The author's credentials were smeared in a very glaring way by the Zionist extremists, but his book is anything but what they claim. Their insults regarding his credentials are meaningless, particularly since people like Dershowitz have never served as the author has, in the Israeli army. This notion of the Holocaust having been turned into a religion all unto itself is also quite an interesting perspective.
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153 of 189 people found the following review helpful By Steve Naidamast on December 26, 2011
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"The Wandering Who" is a difficult piece to review since it immediately stirs up many defensive positions in those that see anything negatively said or written about the Jewish Community or Israel as racist and\or anti-Semitic vitriol. However, if one were to actually understand what Gilad Atzmon has written it would be found to be a rather impartial, well-written but commonplace sociological analysis of the group-think-dynamics of insulated groups; in this case using the Israeli Jewish Community as its basis. What is presented in "The Wandering Who" is more or less an erudite discussion of what happens to a small group of people when under the constant influence of community leaders that have agendas of their own that do not necessarily accommodate the best interests of the community at large.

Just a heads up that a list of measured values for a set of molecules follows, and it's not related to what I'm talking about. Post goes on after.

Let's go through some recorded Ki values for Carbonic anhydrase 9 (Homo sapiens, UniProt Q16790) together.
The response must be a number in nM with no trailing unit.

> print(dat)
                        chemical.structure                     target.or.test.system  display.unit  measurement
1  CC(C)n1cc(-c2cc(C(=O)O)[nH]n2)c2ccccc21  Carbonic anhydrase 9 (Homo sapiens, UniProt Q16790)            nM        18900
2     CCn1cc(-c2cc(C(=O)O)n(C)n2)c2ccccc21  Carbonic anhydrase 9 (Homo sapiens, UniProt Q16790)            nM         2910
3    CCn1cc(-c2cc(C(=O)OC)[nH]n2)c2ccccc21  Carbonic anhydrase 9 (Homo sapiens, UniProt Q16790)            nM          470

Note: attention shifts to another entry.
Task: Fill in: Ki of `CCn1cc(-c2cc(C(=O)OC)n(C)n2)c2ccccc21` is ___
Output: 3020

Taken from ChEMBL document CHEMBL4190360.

There is nothing mysterious about Atzmon's writings since most of what he discusses is fairly common knowledge within Israel and the Zionist community itself. What's more it is well documented primarily by Israeli historians, sociologists, and even in parts of the mainstream, Israeli press.

And the idea of "Jewish Identity" politics has no differing symptoms than any other nationalistic fervor that grips a small group or even a large one in many respects. For example, the myth of American Exceptionalism is as much a similar dynamic as that of the concept of "choseness" by the Jewish Community which is fiercely supported by Israeli political endeavor. Both came about for the same exact reasons where the American symptom was provided for by early, fervently, religious Protestants who came to the American shores in the 17th century while the Jewish\Israeli symptom was provided for by their own Judaic belief system.
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93 of 122 people found the following review helpful By Tom on March 2, 2012